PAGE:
Mechanical Turk messed up while I was trying to submit an article. I’m not too happy about it, but since I missed out on the whopping $8.00 pay for this article, I’m going to post it here. Might as well!
Sleep Disorders: You Can Beat Them
Sleeping disorders are one of those things that are hard for outsiders to understand. You spend hours laying in bed, staring at your clock just wishing that you’d fall asleep. If you’re lucky enough to fall asleep, you barely get a few hours and wake up feeling as though you never even got a wink of sleep. As a result, your productivity is down, your motivation levels are constantly depleted, your social life dwindles, your mood and overall happiness diminishes, and life becomes a monotonous chore.
We all know that a good night’s sleep is important for various reasons: It helps restore the body and mind as your body’s functions all slow down into a state of deep rest and relaxation. Your body actually heals and recovers faster while you sleep than while you are awake. Having adequate sleep is linked to higher productivity, better long-term memory, and happier outlook, overall — all according to various studies performed by Harvard.
Some causes of sleep disorders include some medications, depression, other mental ailments, physical ailments, physical pain, lack of routine, sleep apnea, insomnia, restless leg syndrome, narcolepsy, shift work, and jet leg to name a few.
Changing Your Life: Plan of Attack
Your doctor plays a vital role in your life, yet many of us don’t visit ours nearly as often as we should. If you suffer from a sleep disorder, your doctor can help you come up with an attack plan. If you don’t have the means to visit a doctor, there is plenty you can do to try and retrain your body. If you think your medications are interfering with your sleep patterns, please consult with your doctor or a pharmacist about things you can try, such as changing the time of day you take your medication. Please do not change anything with your medication outside of the advice of your doctor and/or pharmacist.
Establish a Routine
The first step in re-establishing your sleep patterns is to change the rest of your life around. A routine before bed is very important — much like when we were children. The routine might include something as simple as brushing your teeth, washing your face, reading a book for 30 minutes, then retiring to bed. Some people might enjoy some meditation, drinking tea or warm milk, drawing, or other relaxing activities.
Some activities should be avoided for at least an hour before heading to bed, such as exercise, watching TV, and playing on the computer.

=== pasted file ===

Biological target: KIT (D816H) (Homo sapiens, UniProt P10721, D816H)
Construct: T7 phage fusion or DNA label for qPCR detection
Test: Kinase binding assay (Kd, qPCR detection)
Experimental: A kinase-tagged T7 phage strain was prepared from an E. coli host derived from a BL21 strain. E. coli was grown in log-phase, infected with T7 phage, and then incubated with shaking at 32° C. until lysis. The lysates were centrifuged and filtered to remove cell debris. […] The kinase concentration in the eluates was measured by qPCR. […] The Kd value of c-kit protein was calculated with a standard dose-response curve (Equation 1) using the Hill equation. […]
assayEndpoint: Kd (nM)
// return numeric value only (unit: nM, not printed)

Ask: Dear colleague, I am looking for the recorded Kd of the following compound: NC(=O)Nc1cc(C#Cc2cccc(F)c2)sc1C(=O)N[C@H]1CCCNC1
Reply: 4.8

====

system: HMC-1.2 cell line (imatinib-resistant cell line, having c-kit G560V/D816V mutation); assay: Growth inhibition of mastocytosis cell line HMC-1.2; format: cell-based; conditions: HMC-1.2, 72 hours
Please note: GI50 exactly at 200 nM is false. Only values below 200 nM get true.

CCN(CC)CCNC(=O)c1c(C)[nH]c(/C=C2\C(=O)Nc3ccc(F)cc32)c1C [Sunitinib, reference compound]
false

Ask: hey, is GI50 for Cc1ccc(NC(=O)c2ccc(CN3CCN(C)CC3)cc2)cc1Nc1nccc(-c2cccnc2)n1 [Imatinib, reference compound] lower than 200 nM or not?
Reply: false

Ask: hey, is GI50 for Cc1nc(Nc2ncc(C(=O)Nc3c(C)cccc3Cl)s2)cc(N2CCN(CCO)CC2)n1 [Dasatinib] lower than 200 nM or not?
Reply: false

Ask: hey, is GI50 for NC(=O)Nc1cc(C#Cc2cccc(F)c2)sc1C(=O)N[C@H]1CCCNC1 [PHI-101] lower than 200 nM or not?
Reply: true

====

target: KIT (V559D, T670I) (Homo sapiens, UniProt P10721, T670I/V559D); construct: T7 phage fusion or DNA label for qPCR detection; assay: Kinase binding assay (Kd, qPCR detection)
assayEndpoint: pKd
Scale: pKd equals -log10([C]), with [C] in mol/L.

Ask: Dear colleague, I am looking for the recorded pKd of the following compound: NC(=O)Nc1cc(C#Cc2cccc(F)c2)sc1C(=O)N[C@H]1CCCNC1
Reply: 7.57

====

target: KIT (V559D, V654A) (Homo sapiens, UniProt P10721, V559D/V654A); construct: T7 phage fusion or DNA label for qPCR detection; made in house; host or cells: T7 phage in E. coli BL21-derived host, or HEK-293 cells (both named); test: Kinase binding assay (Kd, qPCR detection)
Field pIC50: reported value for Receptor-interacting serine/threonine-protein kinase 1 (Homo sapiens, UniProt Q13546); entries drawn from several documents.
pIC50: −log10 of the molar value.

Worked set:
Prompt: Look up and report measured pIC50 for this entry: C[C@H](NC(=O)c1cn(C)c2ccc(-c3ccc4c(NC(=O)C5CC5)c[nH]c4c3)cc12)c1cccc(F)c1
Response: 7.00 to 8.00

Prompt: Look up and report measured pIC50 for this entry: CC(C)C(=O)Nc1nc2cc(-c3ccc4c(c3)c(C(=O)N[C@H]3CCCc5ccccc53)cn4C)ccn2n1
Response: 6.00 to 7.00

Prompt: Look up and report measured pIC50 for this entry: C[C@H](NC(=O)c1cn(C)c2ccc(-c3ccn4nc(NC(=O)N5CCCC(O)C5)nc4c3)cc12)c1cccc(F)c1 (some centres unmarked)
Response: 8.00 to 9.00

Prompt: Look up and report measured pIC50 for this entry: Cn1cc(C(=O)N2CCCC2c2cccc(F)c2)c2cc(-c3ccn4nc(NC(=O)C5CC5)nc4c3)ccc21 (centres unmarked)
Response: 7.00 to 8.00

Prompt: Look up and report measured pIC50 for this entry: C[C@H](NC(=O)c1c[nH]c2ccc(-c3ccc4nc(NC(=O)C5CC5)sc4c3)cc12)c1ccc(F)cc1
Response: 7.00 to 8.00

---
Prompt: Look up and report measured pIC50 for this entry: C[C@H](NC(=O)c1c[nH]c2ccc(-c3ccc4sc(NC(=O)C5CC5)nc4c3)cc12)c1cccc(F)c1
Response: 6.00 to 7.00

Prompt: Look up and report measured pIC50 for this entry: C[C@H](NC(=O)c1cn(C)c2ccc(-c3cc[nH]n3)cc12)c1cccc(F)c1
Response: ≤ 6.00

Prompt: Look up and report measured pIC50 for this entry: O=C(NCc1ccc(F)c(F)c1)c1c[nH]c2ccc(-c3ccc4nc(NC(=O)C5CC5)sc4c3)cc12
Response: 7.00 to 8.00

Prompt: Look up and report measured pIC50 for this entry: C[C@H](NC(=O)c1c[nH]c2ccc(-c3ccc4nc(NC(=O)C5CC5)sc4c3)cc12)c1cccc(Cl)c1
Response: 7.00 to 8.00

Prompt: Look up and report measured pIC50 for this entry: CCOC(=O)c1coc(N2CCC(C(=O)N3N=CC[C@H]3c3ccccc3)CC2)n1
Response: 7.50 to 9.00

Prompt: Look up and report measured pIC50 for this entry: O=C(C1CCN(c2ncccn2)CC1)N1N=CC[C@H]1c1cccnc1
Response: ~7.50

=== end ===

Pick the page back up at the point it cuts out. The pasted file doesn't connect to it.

It should be noted that although some of us might find it a mandatory luxury, things other than sleeping and sexual activities should be avoided in bed… This includes reading, watching TV, playing on laptops, eating, and so forth.
Try your best to make it into bed at the same time every day and wake up at the same time everyday — including on weekends or your days off! This will be difficult for shift workers.
Maintaining an active lifestyle and eating a healthy diet can contribute help your body adapt to a proper sleeping routine. Exercise is especially important… And a good sleep after a heavy workout is arguably one of the best feelings in the world!
Once you find yourself cozied into bed, try your best to think of nothing. Some of us find it incredibly hard to not think of anything while laying in bed, so try to focus on relaxing your body. Think of your feet and focus on relaxing all the muscles in your feet. Move up to your legs, your back, your chest, your arms, your neck, your eyes, your mouth, and so forth. Let yourself focus on ultimate relaxation. Focus on your breathing — long, deep breaths mimic the patterns of sleep and can help encourage your body to follow along.
If you find yourself unable to fall asleep after 30 minutes, get out of bed and find something to occupy yourself for a few minutes: Read a book, grab a snack, floss your teeth, write out some things you’d like to accomplish tomorrow, or something else equally as low-energy.
Tips for Staying Asleep
– Ensure your room is a good sleep temperature. Cooler is usually better for this as our bodies are trained to wake up in warm situations as opposed to cold.
– Keep a window open and/or a fan blowing.
– Turn off your phone’s ringer and turn off any other noise makers in the house (TV, Radio).
– Ask other people in the house to avoid interrupting you while you sleep.
– Stop drinking fluids an hour and a half before bed and use the bathroom directly prior to going to bed.
– Keep your routine consistent!
Good sleep is important for a good life! Take charge of yours and remember that you are not alone in your suffering of sleep disorders.